A 22-year-old was blinded in one eye after two microwave boiled eggs exploded in her face, leaving her skin peeling off.
Bethany Rosser, from Redditch, suffered the painful burns while making breakfast. She had read online that it was safe to microwave eggs in water so long as she added salt.
But she was injured at home last Tuesday when she cooked them for six minutes at 900W then left them to cool on her worktop.
Bethany Rosser in hospital after the accident with burns to her face caused by exploding egg
The 22-year-old (pictured) suffered burns to her face and went blind in her right eye after cooking eggs in the microwave
The 22-year-old (pictured) felt her skin peeling off her face after the explosion in her kitchen
When Ms Rosser checked to see if they were ready to eat, they exploded and hit the right side of her face, she told The Sun.
She warned against people following the ‘endless’ websites and YouTube videos that say you can cook eggs safely in a microwave.
The insurance worker says she read instruction on Delish that advised cooking eggs for between six and eight minutes.
‘As I looked into the jug to see if the eggs were done, they went bang in my face,’ she said. ‘It only happened as I took them out. The eggs were fine in the microwave.’
What are the dangers of microwaving eggs?
Cooking shelled eggs in a microwave is dangerous because the casing holds in heat.
This means that, once you’ve removed the egg from the microwave, it will carry on cooking itself.
Any disruption – such as handling – can cause an explosion.
Similar dangers apply when cooking sunny side up eggs in the microwave.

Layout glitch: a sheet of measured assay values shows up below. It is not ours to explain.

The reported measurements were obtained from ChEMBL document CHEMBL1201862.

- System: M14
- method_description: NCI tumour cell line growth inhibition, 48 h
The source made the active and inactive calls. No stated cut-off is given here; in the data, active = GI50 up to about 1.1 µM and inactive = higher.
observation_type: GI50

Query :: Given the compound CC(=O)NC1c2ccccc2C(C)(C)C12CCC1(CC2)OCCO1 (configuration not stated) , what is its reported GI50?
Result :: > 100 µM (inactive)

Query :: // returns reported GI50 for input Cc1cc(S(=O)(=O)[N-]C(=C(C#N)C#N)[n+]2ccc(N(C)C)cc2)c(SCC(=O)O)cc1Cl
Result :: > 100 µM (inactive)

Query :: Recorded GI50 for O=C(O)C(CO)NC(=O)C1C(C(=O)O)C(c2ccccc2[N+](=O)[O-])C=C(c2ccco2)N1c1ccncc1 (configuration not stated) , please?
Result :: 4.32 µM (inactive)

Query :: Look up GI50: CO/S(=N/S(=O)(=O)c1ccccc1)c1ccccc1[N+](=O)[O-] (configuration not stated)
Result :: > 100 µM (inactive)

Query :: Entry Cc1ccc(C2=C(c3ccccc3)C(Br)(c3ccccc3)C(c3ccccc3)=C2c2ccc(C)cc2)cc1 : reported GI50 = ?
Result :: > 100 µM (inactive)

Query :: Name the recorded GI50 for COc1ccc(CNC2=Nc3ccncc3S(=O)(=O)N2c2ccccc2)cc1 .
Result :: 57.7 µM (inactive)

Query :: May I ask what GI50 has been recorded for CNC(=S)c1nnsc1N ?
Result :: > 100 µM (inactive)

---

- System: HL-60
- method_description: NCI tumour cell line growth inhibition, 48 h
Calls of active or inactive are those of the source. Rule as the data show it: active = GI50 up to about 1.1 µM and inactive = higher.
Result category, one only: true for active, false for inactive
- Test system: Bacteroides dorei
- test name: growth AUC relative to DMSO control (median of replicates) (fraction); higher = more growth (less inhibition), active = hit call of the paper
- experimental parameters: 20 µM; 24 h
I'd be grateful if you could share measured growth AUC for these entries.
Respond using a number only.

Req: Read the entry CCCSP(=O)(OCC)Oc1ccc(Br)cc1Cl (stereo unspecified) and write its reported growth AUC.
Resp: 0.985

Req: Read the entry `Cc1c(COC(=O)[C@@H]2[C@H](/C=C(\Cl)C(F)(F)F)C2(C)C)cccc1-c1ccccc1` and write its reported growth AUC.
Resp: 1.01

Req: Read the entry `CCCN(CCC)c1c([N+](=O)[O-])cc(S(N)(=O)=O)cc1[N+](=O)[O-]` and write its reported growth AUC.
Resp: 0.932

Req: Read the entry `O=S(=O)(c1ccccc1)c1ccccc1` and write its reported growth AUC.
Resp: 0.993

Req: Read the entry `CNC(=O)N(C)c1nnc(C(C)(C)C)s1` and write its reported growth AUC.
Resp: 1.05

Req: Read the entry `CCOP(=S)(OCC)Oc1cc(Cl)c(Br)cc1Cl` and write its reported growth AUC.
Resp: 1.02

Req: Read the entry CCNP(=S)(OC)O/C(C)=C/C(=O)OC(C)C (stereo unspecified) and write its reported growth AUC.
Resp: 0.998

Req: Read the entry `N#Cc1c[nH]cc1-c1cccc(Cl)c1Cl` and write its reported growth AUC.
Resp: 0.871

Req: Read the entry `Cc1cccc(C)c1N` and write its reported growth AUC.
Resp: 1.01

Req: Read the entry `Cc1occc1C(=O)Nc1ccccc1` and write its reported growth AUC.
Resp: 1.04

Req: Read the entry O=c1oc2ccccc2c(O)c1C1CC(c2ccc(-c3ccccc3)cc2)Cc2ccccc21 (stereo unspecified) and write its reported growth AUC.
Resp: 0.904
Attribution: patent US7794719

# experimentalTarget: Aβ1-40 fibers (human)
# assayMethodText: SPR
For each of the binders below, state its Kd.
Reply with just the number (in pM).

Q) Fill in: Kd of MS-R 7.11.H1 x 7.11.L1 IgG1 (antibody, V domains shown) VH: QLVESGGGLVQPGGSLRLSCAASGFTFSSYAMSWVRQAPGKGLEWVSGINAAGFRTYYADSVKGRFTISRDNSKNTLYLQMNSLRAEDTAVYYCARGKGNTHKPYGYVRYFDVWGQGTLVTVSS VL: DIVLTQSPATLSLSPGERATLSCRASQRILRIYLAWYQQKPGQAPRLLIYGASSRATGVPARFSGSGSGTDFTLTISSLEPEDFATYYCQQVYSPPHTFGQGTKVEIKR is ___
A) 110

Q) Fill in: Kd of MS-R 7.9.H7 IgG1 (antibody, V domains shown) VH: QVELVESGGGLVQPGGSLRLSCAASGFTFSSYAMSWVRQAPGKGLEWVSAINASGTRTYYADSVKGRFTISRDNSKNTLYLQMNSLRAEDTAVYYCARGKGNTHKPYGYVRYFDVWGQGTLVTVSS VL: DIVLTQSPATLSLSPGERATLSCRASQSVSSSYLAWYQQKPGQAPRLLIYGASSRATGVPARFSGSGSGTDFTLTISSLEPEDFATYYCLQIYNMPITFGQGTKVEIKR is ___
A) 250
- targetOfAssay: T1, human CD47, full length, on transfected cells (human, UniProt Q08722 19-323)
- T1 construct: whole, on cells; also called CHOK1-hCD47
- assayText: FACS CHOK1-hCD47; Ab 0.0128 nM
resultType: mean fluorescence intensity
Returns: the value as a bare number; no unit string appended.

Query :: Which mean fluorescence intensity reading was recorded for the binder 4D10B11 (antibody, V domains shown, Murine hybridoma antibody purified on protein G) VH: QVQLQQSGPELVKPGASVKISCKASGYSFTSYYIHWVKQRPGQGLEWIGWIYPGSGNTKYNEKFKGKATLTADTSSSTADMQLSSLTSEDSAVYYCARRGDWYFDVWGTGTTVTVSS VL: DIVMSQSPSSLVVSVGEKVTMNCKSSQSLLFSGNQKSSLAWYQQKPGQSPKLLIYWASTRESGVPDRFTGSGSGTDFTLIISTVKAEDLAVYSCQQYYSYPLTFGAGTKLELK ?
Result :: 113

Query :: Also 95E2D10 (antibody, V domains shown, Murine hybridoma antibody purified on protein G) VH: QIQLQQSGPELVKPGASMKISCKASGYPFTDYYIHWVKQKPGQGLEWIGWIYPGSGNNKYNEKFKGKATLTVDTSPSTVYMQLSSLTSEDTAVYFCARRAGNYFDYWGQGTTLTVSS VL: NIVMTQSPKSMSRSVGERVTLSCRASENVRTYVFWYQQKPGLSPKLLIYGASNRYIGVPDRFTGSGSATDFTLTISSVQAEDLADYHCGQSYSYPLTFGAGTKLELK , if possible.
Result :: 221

This is because the yolk is covered by a film, which if disturbed can also result in explosion.
Home Tech says that puncturing the yolk before cooking may guard against this.
Scrambling eggs may also be safe in the microwave, as the yolk is disturbed before cooking.
But for the avoidance of any potential danger, it is safest to cook your eggs in a pan.
Ms Rosser frantically dialled 999 as she ran cold water on her face before being taken to Queen Elizabeth Hospital in Birminham, West Midlands.
Wet bandages were wrapped over her face as she stayed overnight after treatment. She still doesn’t know if the damage to her right eye will heal.
Long-term skin discolouration is expected after the accident, which Ms Rosser said left her ‘in total agony’ and left her ‘skin burning for hours afterwards’.
‘I’ve never been so scared in my life – I was shaking and crying,’ she said. ‘The accident was, without doubt, the worst day of my life to date.’
The Delish website tells visitors to add salt as this ‘ensures that the egg won’t explode, and though it might sound harmless, exploding eggs ARE VERY BAD’.
It continues: ‘We’re talking volcanic hot egg pieces and sharp bits of shell flying everywhere. Skip the salt at your own risk!’
Ms Rosser cooked the eggs in a one-litre microwavable jug filled with water. She says that her cousin also did the same but dodged the explosion, which in her case happened inside the microwave.
And she says a family friend’s eggs burst when took them out of a microwave, but missed his face.
MailOnline has contacted Delish for comment.